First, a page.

A swept wing tailless vehicle platform is well known in the radio control (RC) and sailing aircraft community for excellent spiral stability during soaring or thermaling, while exhibiting no Dutch roll behavior at high speed. When an unmanned aerial vehicle (UAV) is subjected to fly a mission in a rugged mountainous terrain where air current or thermal up-drift is frequently present, this is great aerodynamic benefit over the conventional cross-tailed aircraft which
requires careful balance between lateral and directional stability. Such dynamic characteristics can be studied through vehicle dynamic modeling and simulation, but it requires configuration aerodynamic data through wind tunnel experiments. Obtaining such data is very costly and time consuming, and it is not feasible especially for low cost and dispensable UAVs. On the other hand, the vehicle autonomy is quite demanding which requires substantial understanding of aircraft dynamic characteristics. In this study, flight dynamics of an UAV platform based on flying wing with a large winglet was investigated through analytical modeling and numerical simulation. Flight dynamic modeling software and experimental formulae were used to obtain essential configuration aerodynamic characteristics, and linear flight dynamic analysis was carried out to understand the effect of wing sweep angle and winglet size on the vehicle dynamic characteristics.
A behavior-based, simple interaction model inspired by molecular interaction field depicted by the Lennard-Jones
function is examined for the averaged interaction in swarming. The modeled kinematic equation of motion contains
only one variable, instead of a multiple state variable dependence a more complete dynamics entails. The model
assumes a spatial distribution of the potential associate with the swarm. The model has been applied to examine the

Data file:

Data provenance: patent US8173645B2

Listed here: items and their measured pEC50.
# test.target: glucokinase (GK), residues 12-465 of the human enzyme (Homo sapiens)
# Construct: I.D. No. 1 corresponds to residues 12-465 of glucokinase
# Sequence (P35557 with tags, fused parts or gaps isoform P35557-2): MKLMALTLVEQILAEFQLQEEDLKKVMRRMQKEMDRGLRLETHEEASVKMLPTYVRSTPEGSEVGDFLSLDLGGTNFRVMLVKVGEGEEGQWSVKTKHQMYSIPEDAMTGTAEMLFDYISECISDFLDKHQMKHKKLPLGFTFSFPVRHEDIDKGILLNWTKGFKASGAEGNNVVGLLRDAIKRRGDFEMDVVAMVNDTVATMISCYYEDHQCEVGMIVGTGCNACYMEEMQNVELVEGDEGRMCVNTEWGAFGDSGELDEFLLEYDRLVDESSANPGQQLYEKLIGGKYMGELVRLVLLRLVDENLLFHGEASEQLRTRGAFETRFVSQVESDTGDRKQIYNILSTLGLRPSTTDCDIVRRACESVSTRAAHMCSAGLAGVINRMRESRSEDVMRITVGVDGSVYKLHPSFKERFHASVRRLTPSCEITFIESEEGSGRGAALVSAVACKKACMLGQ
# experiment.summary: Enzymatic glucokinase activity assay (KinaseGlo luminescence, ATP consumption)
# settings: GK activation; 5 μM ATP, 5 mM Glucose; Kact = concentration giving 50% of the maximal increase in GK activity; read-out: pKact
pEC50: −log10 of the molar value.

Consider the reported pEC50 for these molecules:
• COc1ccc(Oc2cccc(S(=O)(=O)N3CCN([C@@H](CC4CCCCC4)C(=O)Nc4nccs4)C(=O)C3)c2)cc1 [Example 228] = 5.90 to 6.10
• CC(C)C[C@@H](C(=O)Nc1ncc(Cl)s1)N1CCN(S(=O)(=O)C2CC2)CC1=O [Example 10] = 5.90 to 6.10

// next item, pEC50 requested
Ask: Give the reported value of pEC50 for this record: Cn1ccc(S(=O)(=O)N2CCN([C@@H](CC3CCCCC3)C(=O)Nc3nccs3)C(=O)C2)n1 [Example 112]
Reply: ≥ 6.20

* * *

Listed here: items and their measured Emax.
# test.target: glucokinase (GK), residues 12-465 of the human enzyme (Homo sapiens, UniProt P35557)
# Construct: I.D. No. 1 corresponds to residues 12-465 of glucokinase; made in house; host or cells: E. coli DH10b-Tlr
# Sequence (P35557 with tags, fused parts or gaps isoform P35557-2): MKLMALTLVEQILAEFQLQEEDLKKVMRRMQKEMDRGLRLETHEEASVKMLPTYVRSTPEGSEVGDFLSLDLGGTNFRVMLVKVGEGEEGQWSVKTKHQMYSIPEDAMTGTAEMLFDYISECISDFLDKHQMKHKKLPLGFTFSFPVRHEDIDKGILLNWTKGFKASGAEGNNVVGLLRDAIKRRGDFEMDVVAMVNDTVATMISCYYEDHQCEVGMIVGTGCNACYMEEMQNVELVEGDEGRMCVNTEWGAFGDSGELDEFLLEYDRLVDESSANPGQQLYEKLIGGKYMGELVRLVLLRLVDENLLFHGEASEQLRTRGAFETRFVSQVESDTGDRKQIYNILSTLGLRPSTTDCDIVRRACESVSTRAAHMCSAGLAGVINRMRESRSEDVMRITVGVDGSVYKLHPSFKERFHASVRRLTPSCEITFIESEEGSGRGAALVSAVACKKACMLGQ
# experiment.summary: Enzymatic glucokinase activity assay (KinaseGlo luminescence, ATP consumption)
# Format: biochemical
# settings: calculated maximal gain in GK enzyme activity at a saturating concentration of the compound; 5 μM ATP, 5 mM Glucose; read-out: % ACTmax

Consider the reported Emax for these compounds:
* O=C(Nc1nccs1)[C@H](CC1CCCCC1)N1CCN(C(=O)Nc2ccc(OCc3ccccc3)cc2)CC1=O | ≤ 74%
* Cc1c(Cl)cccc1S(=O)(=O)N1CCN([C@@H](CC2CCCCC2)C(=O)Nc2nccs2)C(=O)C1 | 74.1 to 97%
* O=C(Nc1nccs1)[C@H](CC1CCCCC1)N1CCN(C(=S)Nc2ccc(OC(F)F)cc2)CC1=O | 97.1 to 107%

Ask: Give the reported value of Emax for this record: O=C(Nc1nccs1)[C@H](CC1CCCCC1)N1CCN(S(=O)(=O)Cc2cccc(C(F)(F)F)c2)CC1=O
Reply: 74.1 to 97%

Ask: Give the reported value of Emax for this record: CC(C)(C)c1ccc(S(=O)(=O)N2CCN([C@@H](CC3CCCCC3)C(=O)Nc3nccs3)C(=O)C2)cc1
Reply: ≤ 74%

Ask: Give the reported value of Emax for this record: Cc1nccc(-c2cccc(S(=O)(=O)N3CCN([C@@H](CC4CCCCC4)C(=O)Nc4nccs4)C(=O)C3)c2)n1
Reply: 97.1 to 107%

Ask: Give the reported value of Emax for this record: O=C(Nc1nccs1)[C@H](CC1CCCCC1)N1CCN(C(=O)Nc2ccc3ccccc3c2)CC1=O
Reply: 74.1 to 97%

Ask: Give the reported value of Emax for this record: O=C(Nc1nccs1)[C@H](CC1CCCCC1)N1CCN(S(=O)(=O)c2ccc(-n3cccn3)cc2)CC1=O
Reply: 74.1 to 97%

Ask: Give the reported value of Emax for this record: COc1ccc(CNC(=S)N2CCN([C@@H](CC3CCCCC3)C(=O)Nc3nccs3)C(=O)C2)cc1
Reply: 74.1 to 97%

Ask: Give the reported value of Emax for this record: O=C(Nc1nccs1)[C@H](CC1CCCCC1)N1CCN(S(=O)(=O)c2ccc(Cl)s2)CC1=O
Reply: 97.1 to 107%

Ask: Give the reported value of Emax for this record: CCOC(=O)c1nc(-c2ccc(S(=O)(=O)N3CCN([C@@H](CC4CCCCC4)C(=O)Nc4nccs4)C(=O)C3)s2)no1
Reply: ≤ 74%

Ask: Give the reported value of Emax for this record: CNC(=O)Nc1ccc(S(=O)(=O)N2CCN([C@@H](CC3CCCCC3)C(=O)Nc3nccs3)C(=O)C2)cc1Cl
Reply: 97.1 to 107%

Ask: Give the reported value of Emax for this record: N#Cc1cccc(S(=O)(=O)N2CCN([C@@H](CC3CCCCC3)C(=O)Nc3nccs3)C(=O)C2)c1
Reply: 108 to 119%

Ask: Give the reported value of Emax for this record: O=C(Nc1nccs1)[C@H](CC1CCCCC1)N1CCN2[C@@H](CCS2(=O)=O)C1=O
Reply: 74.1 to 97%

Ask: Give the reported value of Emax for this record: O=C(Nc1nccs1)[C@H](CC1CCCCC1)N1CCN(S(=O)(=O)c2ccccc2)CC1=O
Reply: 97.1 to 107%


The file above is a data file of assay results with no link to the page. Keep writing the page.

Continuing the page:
formation of swarm and the results are reported. The modeling can be reflected in an equilibrium theory for the
operation of a swarm of mini-UAVs pioneered by Szu, where every member serves the mission while exploiting other's
loss, resulting in a zero-sum game among the team members.
This research describes the dynamic modeling and numerical simulation of an autonomous underwater vehicle (AUV) with five hydrodynamic control surfaces, necessary for the development of an autopilot algorithm, based solely upon analytical methodologies. The purpose of this research was to demonstrate the ability to develop a low order approximation of the dynamics and control characteristics of an underwater vehicle that is complete enough to validate a specific design before physical construction begins; therefore, allowing for a more cost effective virtual design, test, and evaluation process. The AUV model developed in this study takes into consideration inertia, hydrostatic forces, hydrodynamic forces, propulsion forces, control fin forces, added mass, and damping. The model assumes that the vehicle is sufficiently far enough away from the bottom and the surface so that their effects can be ignored. The necessary stability and control derivatives were determined through the use of engineering formulae. The mathematical model represents a general, nonlinear, six degrees of freedom model, and it is similar to those used to carry out atmospheric flight simulations. The non-linear model was linearized about the design (equilibrium) condition to obtain a linear state-space vehicle model.